Advocacy groups sue FDA to ban seven synthetic food flavorsSource: Food Chemical News
By Ingrid Mezo, Food Chemical News
Several advocacy groups have asked the U.S. Court of Appeals for the Ninth Circuit for a writ of mandamus to force FDA to act on a petition to prohibit seven artificial flavors used in beverages, baked goods, candy, chewing gum and ice cream that they say cause cancer.
The seven chemicals at issue include benzophenone (also known as diphenylketone), ethyl acrylate, eugenyl methyl ether (also known as 4-allylveratrole or methyl eugenol), myrcene (also known as 7-methyl-3-methylene-1,6-octadiene), pulegone (also known as p-menth-4(8)-en-3-one), pyridine, and styrene.
After FDA approved six of the seven chemicals as safe for use as synthetic food flavors in 1964, and approved the seventh, styrene, in 1967, the U.S. Department of Health and Human Services’ National Toxicology Program concluded that all seven flavors cause cancer in animals, and that methyleugenol and styrene are also “reasonably anticipated to be human carcinogens,” said the lawsuit filed Wednesday (May 2).
The Federal Food, Drug, and Cosmetics Act prohibits the use of any food additive found to induce cancer in humans or animals. “Accordingly, the flavors cannot be deemed safe under the law and cannot lawfully be approved for use in food,” Earthjustice said in a May 2 statement.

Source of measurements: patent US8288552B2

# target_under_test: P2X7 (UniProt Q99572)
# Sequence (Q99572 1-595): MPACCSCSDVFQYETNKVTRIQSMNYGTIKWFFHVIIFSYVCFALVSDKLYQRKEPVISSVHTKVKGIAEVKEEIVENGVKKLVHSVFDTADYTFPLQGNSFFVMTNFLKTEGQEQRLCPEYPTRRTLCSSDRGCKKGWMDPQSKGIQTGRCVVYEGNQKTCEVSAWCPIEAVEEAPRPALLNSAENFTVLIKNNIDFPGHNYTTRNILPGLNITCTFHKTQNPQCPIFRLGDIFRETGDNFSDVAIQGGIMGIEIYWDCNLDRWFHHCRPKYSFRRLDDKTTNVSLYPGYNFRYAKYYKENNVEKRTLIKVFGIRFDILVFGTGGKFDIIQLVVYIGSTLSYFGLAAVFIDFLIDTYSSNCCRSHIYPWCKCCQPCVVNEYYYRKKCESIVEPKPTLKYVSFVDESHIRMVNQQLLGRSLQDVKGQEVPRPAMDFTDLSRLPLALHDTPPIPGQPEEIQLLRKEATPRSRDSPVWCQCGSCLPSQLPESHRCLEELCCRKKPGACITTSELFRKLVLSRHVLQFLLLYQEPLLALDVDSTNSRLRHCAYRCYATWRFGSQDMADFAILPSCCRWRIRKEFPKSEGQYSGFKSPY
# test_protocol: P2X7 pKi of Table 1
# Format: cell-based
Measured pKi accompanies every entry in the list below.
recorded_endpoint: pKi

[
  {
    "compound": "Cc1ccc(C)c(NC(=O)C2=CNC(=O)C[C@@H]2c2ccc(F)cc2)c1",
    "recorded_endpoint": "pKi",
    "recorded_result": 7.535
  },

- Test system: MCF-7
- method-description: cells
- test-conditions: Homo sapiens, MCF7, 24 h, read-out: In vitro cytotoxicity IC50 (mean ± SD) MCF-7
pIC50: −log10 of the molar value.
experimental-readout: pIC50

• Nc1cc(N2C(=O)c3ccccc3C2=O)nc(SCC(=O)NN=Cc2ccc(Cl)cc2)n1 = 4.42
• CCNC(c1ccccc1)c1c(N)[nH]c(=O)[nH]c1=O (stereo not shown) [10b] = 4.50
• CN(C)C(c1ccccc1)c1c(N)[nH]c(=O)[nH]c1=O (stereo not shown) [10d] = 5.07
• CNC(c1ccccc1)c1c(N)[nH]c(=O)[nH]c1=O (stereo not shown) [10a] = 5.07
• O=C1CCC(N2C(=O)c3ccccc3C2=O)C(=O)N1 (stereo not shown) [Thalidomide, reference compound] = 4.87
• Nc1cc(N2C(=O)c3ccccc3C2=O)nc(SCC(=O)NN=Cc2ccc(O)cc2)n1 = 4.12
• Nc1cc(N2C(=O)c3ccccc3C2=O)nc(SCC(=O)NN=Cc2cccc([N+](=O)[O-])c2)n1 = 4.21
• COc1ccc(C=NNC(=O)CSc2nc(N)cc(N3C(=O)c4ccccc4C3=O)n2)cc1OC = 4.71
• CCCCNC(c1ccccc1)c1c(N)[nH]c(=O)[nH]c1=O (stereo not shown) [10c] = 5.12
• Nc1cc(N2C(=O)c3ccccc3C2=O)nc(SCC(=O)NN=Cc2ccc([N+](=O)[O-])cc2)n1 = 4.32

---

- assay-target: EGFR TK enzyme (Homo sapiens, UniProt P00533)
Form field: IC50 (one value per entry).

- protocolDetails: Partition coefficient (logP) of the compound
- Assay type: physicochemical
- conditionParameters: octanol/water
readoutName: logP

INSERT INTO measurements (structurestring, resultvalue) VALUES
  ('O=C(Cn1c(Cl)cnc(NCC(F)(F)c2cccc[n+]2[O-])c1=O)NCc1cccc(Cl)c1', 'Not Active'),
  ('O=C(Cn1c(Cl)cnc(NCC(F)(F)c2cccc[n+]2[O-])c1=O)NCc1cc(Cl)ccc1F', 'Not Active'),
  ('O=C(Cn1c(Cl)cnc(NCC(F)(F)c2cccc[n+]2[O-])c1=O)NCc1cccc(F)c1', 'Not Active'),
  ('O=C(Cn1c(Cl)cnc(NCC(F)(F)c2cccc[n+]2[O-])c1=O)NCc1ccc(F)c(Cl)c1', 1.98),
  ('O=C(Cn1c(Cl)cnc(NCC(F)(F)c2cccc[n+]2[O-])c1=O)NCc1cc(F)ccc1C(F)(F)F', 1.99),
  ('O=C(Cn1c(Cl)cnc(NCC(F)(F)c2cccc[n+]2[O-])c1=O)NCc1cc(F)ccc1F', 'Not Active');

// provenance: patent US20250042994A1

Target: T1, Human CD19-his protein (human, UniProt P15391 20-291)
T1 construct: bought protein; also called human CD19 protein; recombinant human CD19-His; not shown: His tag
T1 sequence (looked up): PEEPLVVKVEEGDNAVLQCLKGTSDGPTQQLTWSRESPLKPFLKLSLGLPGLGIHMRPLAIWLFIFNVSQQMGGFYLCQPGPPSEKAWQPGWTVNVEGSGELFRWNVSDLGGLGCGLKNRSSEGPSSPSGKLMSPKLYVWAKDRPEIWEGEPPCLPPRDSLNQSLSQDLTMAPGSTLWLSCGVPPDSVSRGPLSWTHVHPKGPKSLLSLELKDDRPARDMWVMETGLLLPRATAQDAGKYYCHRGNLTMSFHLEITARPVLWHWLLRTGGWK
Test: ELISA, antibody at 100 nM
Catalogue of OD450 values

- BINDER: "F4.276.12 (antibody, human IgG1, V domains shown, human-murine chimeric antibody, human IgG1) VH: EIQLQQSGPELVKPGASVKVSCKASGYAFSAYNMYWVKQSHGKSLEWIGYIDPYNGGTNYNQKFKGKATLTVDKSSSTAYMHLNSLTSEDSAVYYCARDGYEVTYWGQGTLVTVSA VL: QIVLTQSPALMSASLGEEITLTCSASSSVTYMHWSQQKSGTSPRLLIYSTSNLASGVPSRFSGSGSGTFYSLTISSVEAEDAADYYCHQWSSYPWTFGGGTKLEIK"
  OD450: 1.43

The flavors are added to many common foods, according to evidence collected by the International Agency for Research on Cancer (IARC), a division of the World Health Organization, and the European Food Safety Authority’s Scientific Panel on Food Additives and Flavorings.
Benzophenone, methyleugenol, and pulegone are used to add floral, cinnamon, or mint flavor to baked goods, beverages, candy, chewing gum and ice cream, according to the groups. Mycrene is described as adding a “picnic-inspired … citrus, fruity mango note” or a “sweet woody note” to beer and other beverages. And ethyl acrylate is advertised for its “irritating brown ethereal character reminiscent of ripe pineapple, rum and whiskey, roasted onion and garlic” to enhance beverages, butterscotch, and savory dishes.
While these chemicals are widely used, they are likely unfamiliar to consumers because, under food labeling rules, they would all appear only as “artificial flavor” on food ingredient lists, the groups said.
“The use of these carcinogens in food is not only contrary to the law – it is entirely unnecessary. There are thousands of other flavor chemicals available on the market that can be used to add similar flavors,” said Tom Neltner, chemicals policy director for Environmental Defense Fund (EDF). “FDA should take immediate action to prohibit intentional use of these carcinogens and better protect consumers.”
“The use of these carcinogens in food is not only contrary to the law – it is entirely unnecessary. There are thousands of other flavor chemicals available on the market that can be used to add similar flavors.” – Tom Neltner, chemicals policy director for Environmental Defense Fund
After FDA accepted an earlier petition from advocacy groups to prohibit the flavors on safety grounds, the agency formally accepted a revised and expanded petition in February 2016, which presented extensive scientific evidence and highlighted the dangers of these chemicals, Earthjustice noted.